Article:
ly supported by diagonal struts from the banks, so as to avoid placing posts in the stream itself, which would be liable to be carried away by floods. In carrying a path along the face of a precipice, trees and roots are made use of for suspension; struts arise from suitable notches or crevices in the rocks, and if these are not sufficient, immense bamboos fifty or sixty feet long are fixed on the banks or on the branch of a tree below. These bridges are traversed daily by men and women carrying heavy loads, so that any insecurity is soon discovered, and, as the materials are close at hand, immediately repaired. When a path goes over very steep ground,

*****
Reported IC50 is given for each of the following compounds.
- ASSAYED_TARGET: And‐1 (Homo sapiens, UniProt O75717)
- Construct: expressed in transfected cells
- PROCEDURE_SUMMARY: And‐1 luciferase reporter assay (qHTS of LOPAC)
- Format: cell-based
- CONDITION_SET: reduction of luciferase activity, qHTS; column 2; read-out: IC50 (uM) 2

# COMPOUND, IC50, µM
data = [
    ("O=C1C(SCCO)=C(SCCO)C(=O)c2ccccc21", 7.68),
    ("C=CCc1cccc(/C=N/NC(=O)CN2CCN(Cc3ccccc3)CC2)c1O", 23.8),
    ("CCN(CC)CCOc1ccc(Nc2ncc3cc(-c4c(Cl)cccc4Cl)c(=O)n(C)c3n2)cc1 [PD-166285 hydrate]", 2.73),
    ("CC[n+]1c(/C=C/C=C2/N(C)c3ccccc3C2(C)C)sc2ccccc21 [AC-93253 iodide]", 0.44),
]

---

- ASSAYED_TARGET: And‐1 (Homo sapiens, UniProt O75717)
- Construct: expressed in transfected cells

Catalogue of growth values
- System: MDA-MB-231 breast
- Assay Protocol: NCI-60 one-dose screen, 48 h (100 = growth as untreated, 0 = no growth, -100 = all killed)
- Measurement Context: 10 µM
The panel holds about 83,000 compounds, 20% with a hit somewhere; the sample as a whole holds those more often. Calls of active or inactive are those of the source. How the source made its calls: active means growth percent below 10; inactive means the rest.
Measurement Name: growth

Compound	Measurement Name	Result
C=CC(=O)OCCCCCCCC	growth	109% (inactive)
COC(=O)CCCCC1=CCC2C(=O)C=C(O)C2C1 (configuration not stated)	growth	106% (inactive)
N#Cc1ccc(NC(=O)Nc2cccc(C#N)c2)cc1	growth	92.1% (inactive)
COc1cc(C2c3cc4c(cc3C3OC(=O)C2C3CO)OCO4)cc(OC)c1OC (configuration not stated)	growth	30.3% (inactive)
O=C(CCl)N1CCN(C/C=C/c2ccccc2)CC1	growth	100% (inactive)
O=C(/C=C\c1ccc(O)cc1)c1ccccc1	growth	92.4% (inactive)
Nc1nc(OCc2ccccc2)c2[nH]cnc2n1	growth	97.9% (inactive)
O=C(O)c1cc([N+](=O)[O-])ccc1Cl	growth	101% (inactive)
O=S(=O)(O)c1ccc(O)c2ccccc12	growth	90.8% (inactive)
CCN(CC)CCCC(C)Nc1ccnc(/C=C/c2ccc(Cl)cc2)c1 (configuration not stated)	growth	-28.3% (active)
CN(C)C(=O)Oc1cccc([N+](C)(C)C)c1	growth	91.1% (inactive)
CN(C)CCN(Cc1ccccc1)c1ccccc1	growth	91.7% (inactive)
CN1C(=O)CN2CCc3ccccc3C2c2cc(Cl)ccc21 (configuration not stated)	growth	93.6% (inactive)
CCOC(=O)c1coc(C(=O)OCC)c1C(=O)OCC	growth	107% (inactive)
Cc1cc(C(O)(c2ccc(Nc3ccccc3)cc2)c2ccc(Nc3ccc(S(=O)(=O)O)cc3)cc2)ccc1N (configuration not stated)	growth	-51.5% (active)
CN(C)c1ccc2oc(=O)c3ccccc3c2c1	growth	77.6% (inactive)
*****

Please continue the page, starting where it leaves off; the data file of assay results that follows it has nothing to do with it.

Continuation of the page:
DYAK CROSSING A BAMBOO BRIDGE.
and becomes slippery in very wet or very dry weather, the bamboo is used in another way. Pieces are cut about a yard long, and opposite notches being made at each end, holes are formed through which pegs are driven, and firm and convenient steps are thus formed with the greatest ease and celerity. It is true that much of this will decay in one or two seasons, but it can be so quickly replaced as to make it more economical than using a harder and more durable wood.
One of the most striking uses to which bamboo is applied by the Dyaks is to assist them in climbing lofty trees, by